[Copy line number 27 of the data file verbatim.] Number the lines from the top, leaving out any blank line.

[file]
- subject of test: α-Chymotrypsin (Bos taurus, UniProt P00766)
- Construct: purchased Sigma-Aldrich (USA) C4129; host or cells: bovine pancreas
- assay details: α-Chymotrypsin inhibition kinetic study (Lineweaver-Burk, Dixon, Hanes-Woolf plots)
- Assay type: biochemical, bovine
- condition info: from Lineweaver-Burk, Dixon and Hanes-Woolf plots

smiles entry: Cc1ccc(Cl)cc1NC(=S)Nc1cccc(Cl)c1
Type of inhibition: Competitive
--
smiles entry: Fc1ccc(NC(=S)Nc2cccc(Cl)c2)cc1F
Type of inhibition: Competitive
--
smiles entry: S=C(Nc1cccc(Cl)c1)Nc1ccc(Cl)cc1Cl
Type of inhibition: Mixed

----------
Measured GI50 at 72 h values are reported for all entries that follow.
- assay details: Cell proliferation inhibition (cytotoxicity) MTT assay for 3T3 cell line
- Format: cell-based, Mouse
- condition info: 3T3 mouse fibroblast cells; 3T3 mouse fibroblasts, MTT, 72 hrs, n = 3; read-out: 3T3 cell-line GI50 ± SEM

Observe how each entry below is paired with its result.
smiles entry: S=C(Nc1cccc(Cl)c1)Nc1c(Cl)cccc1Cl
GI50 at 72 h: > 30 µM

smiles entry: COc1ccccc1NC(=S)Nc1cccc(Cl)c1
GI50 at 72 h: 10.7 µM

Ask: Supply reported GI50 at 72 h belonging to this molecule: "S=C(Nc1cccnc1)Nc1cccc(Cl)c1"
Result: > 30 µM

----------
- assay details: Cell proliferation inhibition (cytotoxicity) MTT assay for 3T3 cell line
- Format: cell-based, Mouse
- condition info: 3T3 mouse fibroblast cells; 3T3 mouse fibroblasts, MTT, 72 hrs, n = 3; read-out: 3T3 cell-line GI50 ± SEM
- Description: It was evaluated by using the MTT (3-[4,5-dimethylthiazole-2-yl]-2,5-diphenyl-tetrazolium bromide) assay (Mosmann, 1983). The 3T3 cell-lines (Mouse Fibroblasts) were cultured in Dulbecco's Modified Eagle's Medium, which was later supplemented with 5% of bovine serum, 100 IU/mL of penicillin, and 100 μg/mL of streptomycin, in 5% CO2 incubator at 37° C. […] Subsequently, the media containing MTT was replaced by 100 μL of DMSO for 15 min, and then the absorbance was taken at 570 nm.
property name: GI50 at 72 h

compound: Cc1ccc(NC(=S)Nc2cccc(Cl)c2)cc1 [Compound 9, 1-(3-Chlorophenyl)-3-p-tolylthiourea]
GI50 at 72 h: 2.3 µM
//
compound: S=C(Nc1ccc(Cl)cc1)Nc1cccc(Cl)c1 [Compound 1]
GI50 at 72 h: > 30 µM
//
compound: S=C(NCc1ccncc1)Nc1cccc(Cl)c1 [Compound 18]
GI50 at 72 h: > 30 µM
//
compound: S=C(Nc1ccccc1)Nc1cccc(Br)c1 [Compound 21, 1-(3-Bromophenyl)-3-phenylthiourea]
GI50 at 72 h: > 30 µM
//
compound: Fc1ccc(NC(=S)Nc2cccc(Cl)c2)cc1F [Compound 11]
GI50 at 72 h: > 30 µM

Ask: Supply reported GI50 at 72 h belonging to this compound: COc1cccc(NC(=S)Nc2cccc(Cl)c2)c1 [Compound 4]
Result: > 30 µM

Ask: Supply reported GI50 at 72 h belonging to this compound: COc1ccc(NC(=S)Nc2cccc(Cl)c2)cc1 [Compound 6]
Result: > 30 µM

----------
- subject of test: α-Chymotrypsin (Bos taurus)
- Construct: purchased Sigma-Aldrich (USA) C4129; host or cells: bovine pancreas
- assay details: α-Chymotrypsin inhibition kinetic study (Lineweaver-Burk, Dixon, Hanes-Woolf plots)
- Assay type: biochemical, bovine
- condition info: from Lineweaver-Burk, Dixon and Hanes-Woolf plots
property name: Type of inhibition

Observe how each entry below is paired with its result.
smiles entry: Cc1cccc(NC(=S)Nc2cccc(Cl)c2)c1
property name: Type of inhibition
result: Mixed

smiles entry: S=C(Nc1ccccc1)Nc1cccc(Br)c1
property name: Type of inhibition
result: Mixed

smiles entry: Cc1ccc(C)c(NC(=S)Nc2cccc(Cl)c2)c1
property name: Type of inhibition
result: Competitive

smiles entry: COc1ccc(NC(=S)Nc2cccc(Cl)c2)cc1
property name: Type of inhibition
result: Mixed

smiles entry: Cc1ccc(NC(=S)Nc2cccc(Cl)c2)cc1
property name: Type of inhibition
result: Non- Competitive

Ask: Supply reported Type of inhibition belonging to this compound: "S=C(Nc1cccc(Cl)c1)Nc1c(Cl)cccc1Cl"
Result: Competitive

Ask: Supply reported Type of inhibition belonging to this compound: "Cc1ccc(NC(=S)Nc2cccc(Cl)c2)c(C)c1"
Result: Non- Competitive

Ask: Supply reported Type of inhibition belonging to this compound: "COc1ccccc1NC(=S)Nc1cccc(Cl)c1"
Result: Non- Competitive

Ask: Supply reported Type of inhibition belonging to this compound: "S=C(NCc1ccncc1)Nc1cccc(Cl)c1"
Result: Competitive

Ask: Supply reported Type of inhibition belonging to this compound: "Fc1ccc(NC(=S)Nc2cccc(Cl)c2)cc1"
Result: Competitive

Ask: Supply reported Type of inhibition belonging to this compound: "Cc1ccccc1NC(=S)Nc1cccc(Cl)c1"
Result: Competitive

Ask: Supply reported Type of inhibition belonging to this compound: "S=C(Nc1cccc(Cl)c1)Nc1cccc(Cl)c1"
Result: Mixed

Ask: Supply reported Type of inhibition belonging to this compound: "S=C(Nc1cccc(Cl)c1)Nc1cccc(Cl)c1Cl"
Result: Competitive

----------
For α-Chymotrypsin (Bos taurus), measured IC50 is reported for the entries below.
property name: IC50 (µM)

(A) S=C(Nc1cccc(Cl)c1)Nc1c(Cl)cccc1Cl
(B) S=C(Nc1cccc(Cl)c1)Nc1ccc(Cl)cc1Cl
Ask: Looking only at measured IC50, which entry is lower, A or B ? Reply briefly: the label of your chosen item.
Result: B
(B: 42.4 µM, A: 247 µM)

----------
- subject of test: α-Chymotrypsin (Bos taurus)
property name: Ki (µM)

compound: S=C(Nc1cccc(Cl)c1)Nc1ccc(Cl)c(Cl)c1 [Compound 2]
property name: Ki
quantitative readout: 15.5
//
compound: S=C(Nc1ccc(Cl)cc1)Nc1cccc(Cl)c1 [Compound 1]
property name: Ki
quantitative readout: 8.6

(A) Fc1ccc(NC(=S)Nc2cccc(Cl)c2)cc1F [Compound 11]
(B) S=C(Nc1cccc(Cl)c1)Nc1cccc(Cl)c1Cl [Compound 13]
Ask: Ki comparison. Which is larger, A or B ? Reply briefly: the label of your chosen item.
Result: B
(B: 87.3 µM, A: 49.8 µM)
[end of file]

- assay details: Cell proliferation inhibition (cytotoxicity) MTT assay for 3T3 cell line